For immediate release:
September 7, 2017
Aidan O’Shea, Public Justice – email@example.com, (202) 861-5240
Jonathan Ratner, Western Watersheds Project – firstname.lastname@example.org, (877) 746-3628
Mickey H. Osterreicher, National Press Photographers Association – email@example.com, (716) 566-1484
Erik Molvar, Western Watersheds Project – firstname.lastname@example.org, (307) 399-7910
Josh Mogerman, NRDC, 312-651-7909, jmogerman@NRDC.org
FEDERAL COURT RULES WYOMING “AG-GAG” LAW UNCONSTITUTIONAL
Circuit Court Finds Law Violates First Amendment Rights
The U.S. Court of Appeals for the Tenth Circuit today reversed the district court and held Wyoming’s “Data Trespass” law seeks to suppress speech by criminalizing the gathering of data on public land for the purposes of reporting illegal pollution, workplace safety or other violations. The challenge to the state’s law, modeled on so-called “Ag Gag” laws in at least eight other states, was brought by a coalition of non-profit organizations, including the Western Watersheds Project, the Natural Resources Defense Council, the National Press Photographers Association and Public Justice. The court’s decision marks the third time in the past two years that a federal court has applied the First Amendment to a state statute that attempts to criminalize the collection of information about environmental conditions or agricultural practices.
“The [statutes] regulate protected speech under the First Amendment and they are not shielded from constitutional scrutiny merely because they touch upon access to private property,” the court wrote in its opinion. The case has been remanded to the district court for further proceedings.
Wyoming’s “Data Trespass” law was enacted after the failure of a trespass suit against Western Watersheds Project’s Wyoming Director for gathering water quality data documenting fecal coliform pollution from livestock on Bureau of Land Management Lands, accessing the lands on a BLM road that crossed unmarked private property. The state law is similar to laws on the books in other states, which make it illegal to enter factory farms for the purpose of collecting data and documenting legal violations. However, Wyoming’s law is not limited to farms, and instead criminalizes the gathering of any “data” from public lands regarding environmental conditions, if one only accidently touches private land on the way to that public land. Violators could be criminally charged and sent to jail.
By effectively banning investigations into potential violations of environmental laws, the statutes prohibit private citizens from doing their part to hold polluters, employers and corporations accountable under the law. Similar investigations in the past have led to evidence of health code, environmental and labor violations, as well as criminal convictions and civil litigation. Barring these investigations not only violates the First Amendment, but also puts the health and well-being of Wyoming citizens at risk.
“The court ruled that the State of Wyoming’s law violates the Constitutional rights of Americans to gather data on federal public lands,” said Jonathan Ratner of Western Watersheds Project. “This is a victory for citizen science and for conservation groups who enforce environmental protection standards when agencies turn a blind eye, and a resounding defeat for the State of Wyoming’s efforts to shield special interests from public scrutiny, oversight, and accountability.”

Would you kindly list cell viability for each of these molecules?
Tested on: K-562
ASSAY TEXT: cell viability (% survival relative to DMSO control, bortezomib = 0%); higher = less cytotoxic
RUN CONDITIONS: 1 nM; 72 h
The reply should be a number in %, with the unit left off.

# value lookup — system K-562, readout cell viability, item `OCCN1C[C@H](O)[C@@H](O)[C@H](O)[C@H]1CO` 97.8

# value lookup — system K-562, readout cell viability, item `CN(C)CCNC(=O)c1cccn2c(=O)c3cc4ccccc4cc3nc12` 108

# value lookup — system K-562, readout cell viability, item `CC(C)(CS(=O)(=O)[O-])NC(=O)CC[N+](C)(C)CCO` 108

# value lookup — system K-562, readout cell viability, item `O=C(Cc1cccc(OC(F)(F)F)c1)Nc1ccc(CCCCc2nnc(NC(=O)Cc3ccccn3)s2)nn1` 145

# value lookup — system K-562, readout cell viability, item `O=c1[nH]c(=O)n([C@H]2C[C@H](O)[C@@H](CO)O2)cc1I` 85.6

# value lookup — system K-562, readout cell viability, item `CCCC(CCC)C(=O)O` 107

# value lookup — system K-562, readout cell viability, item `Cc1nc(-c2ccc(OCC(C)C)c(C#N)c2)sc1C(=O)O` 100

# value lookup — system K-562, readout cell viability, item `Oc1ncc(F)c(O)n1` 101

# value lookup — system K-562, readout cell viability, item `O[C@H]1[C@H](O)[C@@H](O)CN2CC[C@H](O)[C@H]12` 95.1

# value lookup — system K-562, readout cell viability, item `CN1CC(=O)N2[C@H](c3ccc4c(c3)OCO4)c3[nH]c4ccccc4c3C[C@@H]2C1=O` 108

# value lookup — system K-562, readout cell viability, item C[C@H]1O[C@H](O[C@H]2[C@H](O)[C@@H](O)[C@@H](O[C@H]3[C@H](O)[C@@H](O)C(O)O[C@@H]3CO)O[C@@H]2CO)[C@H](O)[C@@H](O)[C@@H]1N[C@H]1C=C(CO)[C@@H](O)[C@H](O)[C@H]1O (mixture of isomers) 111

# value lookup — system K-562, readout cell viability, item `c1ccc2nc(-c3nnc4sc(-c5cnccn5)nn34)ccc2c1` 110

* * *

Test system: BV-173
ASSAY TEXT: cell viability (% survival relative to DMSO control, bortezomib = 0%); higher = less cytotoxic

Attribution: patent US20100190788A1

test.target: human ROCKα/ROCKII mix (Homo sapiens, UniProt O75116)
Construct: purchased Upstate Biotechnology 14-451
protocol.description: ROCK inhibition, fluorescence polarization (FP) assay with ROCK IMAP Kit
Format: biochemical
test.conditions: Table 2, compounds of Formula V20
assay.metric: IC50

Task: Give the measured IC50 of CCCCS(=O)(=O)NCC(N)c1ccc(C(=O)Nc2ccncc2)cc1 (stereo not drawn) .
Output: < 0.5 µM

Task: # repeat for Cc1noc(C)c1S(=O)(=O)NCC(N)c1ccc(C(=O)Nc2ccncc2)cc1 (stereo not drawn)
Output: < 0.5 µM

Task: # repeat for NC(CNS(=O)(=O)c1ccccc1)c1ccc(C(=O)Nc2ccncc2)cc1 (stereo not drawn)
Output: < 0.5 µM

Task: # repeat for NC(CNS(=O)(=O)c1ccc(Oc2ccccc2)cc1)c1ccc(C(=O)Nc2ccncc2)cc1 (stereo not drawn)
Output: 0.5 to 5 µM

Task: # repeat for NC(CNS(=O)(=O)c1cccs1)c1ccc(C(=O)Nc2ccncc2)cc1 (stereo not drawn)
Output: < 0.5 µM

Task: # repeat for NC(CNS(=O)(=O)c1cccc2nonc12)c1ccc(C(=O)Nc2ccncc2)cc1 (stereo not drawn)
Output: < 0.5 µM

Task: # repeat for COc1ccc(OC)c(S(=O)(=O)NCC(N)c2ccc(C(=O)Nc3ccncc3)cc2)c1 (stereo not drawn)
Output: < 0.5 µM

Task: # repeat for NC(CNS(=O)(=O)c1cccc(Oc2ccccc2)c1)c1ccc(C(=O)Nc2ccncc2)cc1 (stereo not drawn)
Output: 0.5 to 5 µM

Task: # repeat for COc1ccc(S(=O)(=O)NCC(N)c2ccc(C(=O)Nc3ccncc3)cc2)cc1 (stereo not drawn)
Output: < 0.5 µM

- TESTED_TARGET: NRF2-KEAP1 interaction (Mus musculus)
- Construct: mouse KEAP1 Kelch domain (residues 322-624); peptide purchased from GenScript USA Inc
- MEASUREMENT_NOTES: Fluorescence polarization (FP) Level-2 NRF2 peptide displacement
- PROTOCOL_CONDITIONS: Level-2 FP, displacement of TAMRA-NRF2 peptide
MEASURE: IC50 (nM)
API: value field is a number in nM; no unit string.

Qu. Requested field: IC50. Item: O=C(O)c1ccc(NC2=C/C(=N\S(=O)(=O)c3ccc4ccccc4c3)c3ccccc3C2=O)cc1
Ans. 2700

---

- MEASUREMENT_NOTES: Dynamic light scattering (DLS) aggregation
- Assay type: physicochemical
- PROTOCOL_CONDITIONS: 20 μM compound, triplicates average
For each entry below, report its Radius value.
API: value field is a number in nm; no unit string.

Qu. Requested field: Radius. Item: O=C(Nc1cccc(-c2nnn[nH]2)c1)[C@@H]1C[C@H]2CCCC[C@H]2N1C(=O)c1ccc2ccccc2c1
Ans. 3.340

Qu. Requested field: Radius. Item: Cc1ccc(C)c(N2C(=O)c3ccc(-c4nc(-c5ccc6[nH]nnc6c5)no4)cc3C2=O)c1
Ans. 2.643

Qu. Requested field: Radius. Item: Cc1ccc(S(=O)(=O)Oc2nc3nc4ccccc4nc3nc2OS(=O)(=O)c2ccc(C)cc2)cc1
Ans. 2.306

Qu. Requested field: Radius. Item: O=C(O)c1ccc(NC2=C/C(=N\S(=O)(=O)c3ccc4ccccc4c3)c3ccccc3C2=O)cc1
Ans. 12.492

“Today’s decision sends a clear message to other state legislatures that attempts to stifle free speech and shield polluters from accountability,” said David Muraskin, Food Project Attorney for Public Justice. “This is the third time a court has held those laws will be scrutinized because they silence speech. The laws are being pushed by lobbyists looking to provide cover for some of the worst corporate actors. The court’s ruling today is a win for transparency, free speech and citizen science.”
“The Wyoming statute tried to cut science and freedom of speech out of government decision making,” said Michael Wall, litigation director of the Natural Resources Defense Council. “In this moment where science and the free press are under attack, the federal court upheld the essential role of public participation and free speech in our democracy. This decision will rightly put one of the most egregiously un-American laws I have seen in recent years on the scrapheap with other censorship laws, where it belongs.”
Wyoming’s draconian statute could have been used to file criminal charges against any member of the public for taking photographs on public land, if they had inadvertently crossed unmarked private property to get there, even on a marked and designated public roadway. The National Press Photographers Association, a plaintiff in the case, also hailed the court’s decision.
“Censoring the press runs counter to the protections embodied in First Amendment. The government should not be allowed to chill that right by criminalizing the media’s role of gathering and disseminating information and images on matters of public concern,” said Mickey Osterreicher, general counsel for the NPPA.
Copies of the court’s ruling are available here.